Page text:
Long live the wild animals
DJUNGELSKOG soft toys collection is full of wonderful friends to play with and – sometimes – get consolation from. It's also a collection that highlights wild animals which, in many parts of the world, are endangered due to intense human activities. But with commitment and by making wise choices, we can all contribute to reversing the trend and restoring nature where it has been negatively affected. Then the animals can again find environments in which they thrive – just like the orangutan in Borneo.
The orangutan in DJUNGELSKOG is a cosy and cuddly friend. It's a little reddish-brown in colour, approximately 66 centimetres tall and has kind, curious eyes.
The live, wild orangutan lives Borneo's rainforests where fires and deforestation have considerably reduced the number of animals. But it's possible to reverse the trend.
Martin Petri, who works with sustainability matters at IKEA, was in a rainforest in northeastern Borneo in September, 2016. It was hot and humid, with the sound from surrounding wildlife resonating intensively in all directions. High up in a tree, he caught a glimpse of an orangutan dwelling – it was back.
"In 1983, a forest fire destroyed 18,500 hectares of rainforest", says Martin. "When Ingvar Kamprad, founder of IKEA, heard about it he wanted to contribute to the restoration of the rainforest. That's why, since 1998, we've financed the project Sow a seed which has led to more than 12,500 hectares of rainforest being replanted."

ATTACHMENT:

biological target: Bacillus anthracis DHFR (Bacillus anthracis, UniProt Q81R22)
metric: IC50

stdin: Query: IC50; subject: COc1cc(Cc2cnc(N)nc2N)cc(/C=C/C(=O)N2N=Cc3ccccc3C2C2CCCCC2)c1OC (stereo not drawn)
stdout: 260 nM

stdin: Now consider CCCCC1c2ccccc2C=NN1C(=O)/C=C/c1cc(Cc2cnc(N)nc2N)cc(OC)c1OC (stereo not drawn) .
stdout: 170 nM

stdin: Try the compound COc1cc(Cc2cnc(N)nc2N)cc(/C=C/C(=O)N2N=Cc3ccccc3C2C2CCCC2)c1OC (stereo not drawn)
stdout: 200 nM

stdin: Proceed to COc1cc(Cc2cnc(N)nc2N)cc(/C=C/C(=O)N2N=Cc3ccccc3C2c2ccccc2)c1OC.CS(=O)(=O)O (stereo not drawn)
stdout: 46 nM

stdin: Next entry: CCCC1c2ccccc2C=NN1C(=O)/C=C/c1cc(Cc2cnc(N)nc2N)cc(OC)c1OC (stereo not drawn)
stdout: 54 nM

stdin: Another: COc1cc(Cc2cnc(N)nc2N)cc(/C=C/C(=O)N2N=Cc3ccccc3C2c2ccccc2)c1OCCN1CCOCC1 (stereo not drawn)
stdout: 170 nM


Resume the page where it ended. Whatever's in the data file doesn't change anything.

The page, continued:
Wild animals provide a sense of freedom
The return of the orangutan and other magnificent animals in this rainforest is a sure sign of nature recovering. There, the animals can continue to live free and independent lives, which fascinates us humans, especially children.
"Wild animal provide a sense of freedom, in particular for children living in urban environments", says Child Psychologist Barbie Clarke, who has extensively researched about children and their development.
The orangutan, the panda, the tiger and the other animals in DJUNGELSKOG are all species whose natural habitats are threatened and which we humans need to preserve. It is something that many children are aware of and which concerns them.
"For many children, the commitment naturally emerges around the age of six or seven when they become more interested in the world outside their own family. But it does not just involve concern, they’re also curious and want to learn more about the animals", explains Barbie.
For all children who want to immerse themselves in the jungle and its animals, we've complemented DJUNGELSKOG with a storybook and a factbook about the tiger. Among other things, they can read about how the number of tigers in the world is now increasing, after having decreased over the past 100 years. For us humans, we actually have the possibility to restore the natural habitats of animals and the important biological diversity which provides balance in nature ─ just like in the rainforest which Martin Petri visited.
"Sow a seed is one of the world’s largest rainforest projects, and has given involved researchers valuable knowledge which will be useful for other rainforests which have burned down or been felled", explains Martin.
More rainforest in Borneo means that more orangutans can swing between the trees with their long arms. When the evening approaches, they gather branches and leaves and build their dwelling for the night – with only the starry sky and as a roof.